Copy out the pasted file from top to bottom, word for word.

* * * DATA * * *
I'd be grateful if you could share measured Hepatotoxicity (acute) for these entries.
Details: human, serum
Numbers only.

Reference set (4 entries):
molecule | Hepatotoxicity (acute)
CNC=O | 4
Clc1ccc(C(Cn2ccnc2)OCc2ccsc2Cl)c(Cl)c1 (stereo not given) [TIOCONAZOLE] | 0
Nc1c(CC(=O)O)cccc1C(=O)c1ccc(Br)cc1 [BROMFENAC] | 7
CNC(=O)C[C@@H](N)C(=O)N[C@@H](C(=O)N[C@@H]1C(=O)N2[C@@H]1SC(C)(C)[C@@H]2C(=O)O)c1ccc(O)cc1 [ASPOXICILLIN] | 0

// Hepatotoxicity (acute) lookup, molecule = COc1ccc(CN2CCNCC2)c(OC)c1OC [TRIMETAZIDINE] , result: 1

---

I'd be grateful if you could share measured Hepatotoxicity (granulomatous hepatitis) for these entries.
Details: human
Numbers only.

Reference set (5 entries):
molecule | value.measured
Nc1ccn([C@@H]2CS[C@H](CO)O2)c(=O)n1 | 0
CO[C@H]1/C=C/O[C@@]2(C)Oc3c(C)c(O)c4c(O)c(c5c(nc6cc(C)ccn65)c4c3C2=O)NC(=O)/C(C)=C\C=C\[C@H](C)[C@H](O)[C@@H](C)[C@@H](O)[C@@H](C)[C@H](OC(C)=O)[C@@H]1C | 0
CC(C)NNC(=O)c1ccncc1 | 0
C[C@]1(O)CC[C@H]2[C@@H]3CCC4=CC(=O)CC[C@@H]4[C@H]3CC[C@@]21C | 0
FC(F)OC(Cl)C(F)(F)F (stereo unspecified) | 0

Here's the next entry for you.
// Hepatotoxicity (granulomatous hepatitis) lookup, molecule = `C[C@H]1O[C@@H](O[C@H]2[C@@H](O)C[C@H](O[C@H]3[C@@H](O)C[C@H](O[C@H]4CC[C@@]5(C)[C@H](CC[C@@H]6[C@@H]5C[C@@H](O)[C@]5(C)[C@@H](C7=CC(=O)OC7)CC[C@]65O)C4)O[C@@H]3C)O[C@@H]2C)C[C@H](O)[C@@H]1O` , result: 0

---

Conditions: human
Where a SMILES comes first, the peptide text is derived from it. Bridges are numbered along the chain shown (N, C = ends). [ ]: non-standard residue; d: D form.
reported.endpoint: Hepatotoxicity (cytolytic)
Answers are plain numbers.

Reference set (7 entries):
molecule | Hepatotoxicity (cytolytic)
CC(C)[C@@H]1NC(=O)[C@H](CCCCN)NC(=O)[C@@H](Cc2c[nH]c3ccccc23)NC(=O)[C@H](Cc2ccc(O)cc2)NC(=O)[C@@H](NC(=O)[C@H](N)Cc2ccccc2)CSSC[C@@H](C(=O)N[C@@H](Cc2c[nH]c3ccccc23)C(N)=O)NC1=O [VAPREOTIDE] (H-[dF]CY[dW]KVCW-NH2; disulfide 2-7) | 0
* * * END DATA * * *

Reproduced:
I'd be grateful if you could share measured Hepatotoxicity (acute) for these entries.
Details: human, serum
Numbers only.

Reference set (4 entries):
molecule | Hepatotoxicity (acute)
CNC=O | 4
Clc1ccc(C(Cn2ccnc2)OCc2ccsc2Cl)c(Cl)c1 (stereo not given) [TIOCONAZOLE] | 0
Nc1c(CC(=O)O)cccc1C(=O)c1ccc(Br)cc1 [BROMFENAC] | 7
CNC(=O)C[C@@H](N)C(=O)N[C@@H](C(=O)N[C@@H]1C(=O)N2[C@@H]1SC(C)(C)[C@@H]2C(=O)O)c1ccc(O)cc1 [ASPOXICILLIN] | 0

// Hepatotoxicity (acute) lookup, molecule = COc1ccc(CN2CCNCC2)c(OC)c1OC [TRIMETAZIDINE] , result: 1

---

I'd be grateful if you could share measured Hepatotoxicity (granulomatous hepatitis) for these entries.
Details: human
Numbers only.

Reference set (5 entries):
molecule | value.measured
Nc1ccn([C@@H]2CS[C@H](CO)O2)c(=O)n1 | 0
CO[C@H]1/C=C/O[C@@]2(C)Oc3c(C)c(O)c4c(O)c(c5c(nc6cc(C)ccn65)c4c3C2=O)NC(=O)/C(C)=C\C=C\[C@H](C)[C@H](O)[C@@H](C)[C@@H](O)[C@@H](C)[C@H](OC(C)=O)[C@@H]1C | 0
CC(C)NNC(=O)c1ccncc1 | 0
C[C@]1(O)CC[C@H]2[C@@H]3CCC4=CC(=O)CC[C@@H]4[C@H]3CC[C@@]21C | 0
FC(F)OC(Cl)C(F)(F)F (stereo unspecified) | 0

Here's the next entry for you.
// Hepatotoxicity (granulomatous hepatitis) lookup, molecule = `C[C@H]1O[C@@H](O[C@H]2[C@@H](O)C[C@H](O[C@H]3[C@@H](O)C[C@H](O[C@H]4CC[C@@]5(C)[C@H](CC[C@@H]6[C@@H]5C[C@@H](O)[C@]5(C)[C@@H](C7=CC(=O)OC7)CC[C@]65O)C4)O[C@@H]3C)O[C@@H]2C)C[C@H](O)[C@@H]1O` , result: 0

---

Conditions: human
Where a SMILES comes first, the peptide text is derived from it. Bridges are numbered along the chain shown (N, C = ends). [ ]: non-standard residue; d: D form.
reported.endpoint: Hepatotoxicity (cytolytic)
Answers are plain numbers.

Reference set (7 entries):
molecule | Hepatotoxicity (cytolytic)
CC(C)[C@@H]1NC(=O)[C@H](CCCCN)NC(=O)[C@@H](Cc2c[nH]c3ccccc23)NC(=O)[C@H](Cc2ccc(O)cc2)NC(=O)[C@@H](NC(=O)[C@H](N)Cc2ccccc2)CSSC[C@@H](C(=O)N[C@@H](Cc2c[nH]c3ccccc23)C(N)=O)NC1=O [VAPREOTIDE] (H-[dF]CY[dW]KVCW-NH2; disulfide 2-7) | 0